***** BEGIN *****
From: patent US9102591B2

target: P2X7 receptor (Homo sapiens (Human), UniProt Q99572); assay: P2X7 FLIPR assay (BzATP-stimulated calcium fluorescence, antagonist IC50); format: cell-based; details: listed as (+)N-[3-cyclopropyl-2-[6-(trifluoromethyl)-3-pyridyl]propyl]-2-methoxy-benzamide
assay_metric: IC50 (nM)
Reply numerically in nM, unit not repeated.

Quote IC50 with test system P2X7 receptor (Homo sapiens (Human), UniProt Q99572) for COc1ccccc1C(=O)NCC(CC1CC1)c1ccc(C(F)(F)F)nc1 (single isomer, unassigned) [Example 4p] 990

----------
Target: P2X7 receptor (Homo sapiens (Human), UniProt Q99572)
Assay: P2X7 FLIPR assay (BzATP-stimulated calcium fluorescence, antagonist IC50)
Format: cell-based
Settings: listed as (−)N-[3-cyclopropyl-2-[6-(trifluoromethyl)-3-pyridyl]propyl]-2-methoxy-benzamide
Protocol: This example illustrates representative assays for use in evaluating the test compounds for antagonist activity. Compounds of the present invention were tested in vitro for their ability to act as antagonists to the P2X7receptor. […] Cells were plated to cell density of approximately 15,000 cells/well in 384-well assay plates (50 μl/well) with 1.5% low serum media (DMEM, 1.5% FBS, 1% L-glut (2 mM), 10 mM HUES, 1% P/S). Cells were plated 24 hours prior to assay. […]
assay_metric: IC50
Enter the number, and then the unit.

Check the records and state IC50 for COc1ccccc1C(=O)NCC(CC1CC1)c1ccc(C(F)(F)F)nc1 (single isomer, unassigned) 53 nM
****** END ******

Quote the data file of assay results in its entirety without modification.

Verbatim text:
From: patent US9102591B2

target: P2X7 receptor (Homo sapiens (Human), UniProt Q99572); assay: P2X7 FLIPR assay (BzATP-stimulated calcium fluorescence, antagonist IC50); format: cell-based; details: listed as (+)N-[3-cyclopropyl-2-[6-(trifluoromethyl)-3-pyridyl]propyl]-2-methoxy-benzamide
assay_metric: IC50 (nM)
Reply numerically in nM, unit not repeated.

Quote IC50 with test system P2X7 receptor (Homo sapiens (Human), UniProt Q99572) for COc1ccccc1C(=O)NCC(CC1CC1)c1ccc(C(F)(F)F)nc1 (single isomer, unassigned) [Example 4p] 990

----------
Target: P2X7 receptor (Homo sapiens (Human), UniProt Q99572)
Assay: P2X7 FLIPR assay (BzATP-stimulated calcium fluorescence, antagonist IC50)
Format: cell-based
Settings: listed as (−)N-[3-cyclopropyl-2-[6-(trifluoromethyl)-3-pyridyl]propyl]-2-methoxy-benzamide
Protocol: This example illustrates representative assays for use in evaluating the test compounds for antagonist activity. Compounds of the present invention were tested in vitro for their ability to act as antagonists to the P2X7receptor. […] Cells were plated to cell density of approximately 15,000 cells/well in 384-well assay plates (50 μl/well) with 1.5% low serum media (DMEM, 1.5% FBS, 1% L-glut (2 mM), 10 mM HUES, 1% P/S). Cells were plated 24 hours prior to assay. […]
assay_metric: IC50
Enter the number, and then the unit.

Check the records and state IC50 for COc1ccccc1C(=O)NCC(CC1CC1)c1ccc(C(F)(F)F)nc1 (single isomer, unassigned) 53 nM